Why in the news?
- In February 2021, RBI had the constitution of the Expert Committee on Primary (Urban) Co-operative Banks under the chairmanship of N S Vishwanathan, former RBI Deputy Governor. And the panel has recently submitted a report on urban cooperative banks (UCBs).
- The committee suggested a four-tier structure for the urban cooperative banks (UCBs) based on the deposits and prescribed different capital adequacy and regulatory norms for them based on their sizes.
- The UCBs were classified into four categories –
- Tier-1: UCB with deposits up to Rs 100 crore;
- Tier-2: UCB with deposits between Rs 100-Rs 1,000 crore,
- Tier-3: UCB with deposits between Rs 1,000 crore to Rs 10,000
- Tier-4: UCB with deposits of over Rs 10,000 crore.
- It suggested that the minimum Capital to Risk-Weighted Assets Ratio (CRAR) for these UCBs could vary from 9 per cent to 15 per cent and for Tier-4 UCBs the Basel III prescribed norms.
- It prescribed separate ceilings for home loans, loans against gold ornaments and unsecured loans for different categories of UCBs.
On consolidation of UCBs
- The panel urged RBI should be largely neutral to voluntary consolidation except where it is suggested as a supervisory action.
- The minimum capital stipulation provides an embedded size to a UCB.
Resolution of UCBs
- The committee said that under the Banking Regulation (BR) Act, the RBI can prepare a scheme of compulsory amalgamation or reconstruction of UCBs, like banking companies when the required voluntary actions are not forthcoming or leading to desired results.
Supervisory Action Framework (SAF)
- It should follow a twin-indicator approach instead of triple indicators at present. It should consider only:
- asset quality and
- capital measured through NNPA and CRAR
- The objective of the SAF should be to find a time-bound remedy to the financial stress of a bank.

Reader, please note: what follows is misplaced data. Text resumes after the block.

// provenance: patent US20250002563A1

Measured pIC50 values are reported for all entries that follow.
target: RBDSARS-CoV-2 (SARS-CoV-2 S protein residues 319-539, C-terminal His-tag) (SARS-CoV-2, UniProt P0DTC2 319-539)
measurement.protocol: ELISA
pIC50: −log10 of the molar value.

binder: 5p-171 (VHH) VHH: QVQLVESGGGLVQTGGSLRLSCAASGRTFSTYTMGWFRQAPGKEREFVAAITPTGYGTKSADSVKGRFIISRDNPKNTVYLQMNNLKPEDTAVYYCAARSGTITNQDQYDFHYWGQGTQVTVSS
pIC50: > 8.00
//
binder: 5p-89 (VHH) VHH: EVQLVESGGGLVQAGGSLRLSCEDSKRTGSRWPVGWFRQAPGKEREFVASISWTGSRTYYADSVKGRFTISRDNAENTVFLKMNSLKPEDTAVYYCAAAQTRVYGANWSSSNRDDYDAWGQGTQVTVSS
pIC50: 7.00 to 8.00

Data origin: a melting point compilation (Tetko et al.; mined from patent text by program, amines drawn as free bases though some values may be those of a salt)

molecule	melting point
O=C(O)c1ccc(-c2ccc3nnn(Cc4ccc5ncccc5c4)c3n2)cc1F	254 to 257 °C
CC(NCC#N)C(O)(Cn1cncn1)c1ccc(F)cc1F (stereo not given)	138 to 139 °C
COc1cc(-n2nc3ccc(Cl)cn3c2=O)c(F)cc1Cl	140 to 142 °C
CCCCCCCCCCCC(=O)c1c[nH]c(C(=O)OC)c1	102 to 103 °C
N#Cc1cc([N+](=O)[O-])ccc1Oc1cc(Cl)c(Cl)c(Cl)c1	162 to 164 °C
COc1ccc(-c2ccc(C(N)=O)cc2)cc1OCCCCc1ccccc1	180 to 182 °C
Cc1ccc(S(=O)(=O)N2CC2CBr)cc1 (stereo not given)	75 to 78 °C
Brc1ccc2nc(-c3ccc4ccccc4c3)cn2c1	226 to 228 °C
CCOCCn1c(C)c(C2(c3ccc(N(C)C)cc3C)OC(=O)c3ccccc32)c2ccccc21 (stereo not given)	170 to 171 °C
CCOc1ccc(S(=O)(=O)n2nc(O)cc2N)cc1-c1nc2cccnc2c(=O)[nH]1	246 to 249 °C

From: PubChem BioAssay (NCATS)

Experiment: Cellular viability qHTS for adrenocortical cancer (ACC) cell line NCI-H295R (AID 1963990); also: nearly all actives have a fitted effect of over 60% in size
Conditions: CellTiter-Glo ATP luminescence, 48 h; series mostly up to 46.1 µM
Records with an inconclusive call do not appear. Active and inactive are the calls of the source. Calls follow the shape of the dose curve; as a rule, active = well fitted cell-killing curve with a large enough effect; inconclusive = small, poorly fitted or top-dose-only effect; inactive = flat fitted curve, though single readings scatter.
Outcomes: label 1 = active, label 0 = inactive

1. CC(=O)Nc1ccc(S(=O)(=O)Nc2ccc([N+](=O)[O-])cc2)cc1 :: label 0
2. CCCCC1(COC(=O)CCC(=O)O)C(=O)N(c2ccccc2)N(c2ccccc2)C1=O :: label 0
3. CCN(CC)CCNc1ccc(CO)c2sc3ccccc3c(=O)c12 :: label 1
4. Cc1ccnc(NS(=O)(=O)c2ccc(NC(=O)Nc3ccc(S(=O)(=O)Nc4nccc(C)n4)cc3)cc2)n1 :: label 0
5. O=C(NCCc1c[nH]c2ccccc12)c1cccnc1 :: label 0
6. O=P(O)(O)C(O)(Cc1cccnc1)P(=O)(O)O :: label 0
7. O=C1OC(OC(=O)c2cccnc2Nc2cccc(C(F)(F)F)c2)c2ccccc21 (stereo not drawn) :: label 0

- If a UCB remains under more stringent stages of SAF for a prolonged period, it may have an negative impact on its operations and may further erode its financial position.
Amendments to the Banking Regulation Act
- The panel said that the amendments to the BR Act empowering the RBI to declare certain securities issued by UCBs as covered under the Securities Contract Regulation Act to facilitate their listing and trading in a recognized stock exchange may be made.
About Co-operative Banks
- Co-operative banks, which are distinct from commercial banks, were born out of the concept of cooperative credit societies where members from a community band together to extend loans to each other, at favourable terms.
- Credit co-operatives (or co-operative banks) are majorly categorised into urban or rural co-operative banks on the basis of their region of operation.
- Urban co-operative banks are again classified into scheduled and non-scheduled banks.
Difference between Scheduled commercial banks and co-operative banks
- While Scheduled commercial banks are fully regulated by RBI, the UCBs are only partly regulated by the RBI.
- While their banking operations are regulated by the RBI, which lays down their capital adequacy, risk control and lending norms, their management and resolution in the case of distress is regulated by the Registrar of Co-operative Societies either under the State or Central government.
Borrower can be a Shareholder
- There is a clear separation between shareholders and borrowers in commercial banks, but with a UCB, borrowers may potentially double as stockholders.
- Unlike commercial banks, which are organised as joint stock companies, UCBs are organised as co-operatives, with unlimited liability for their members.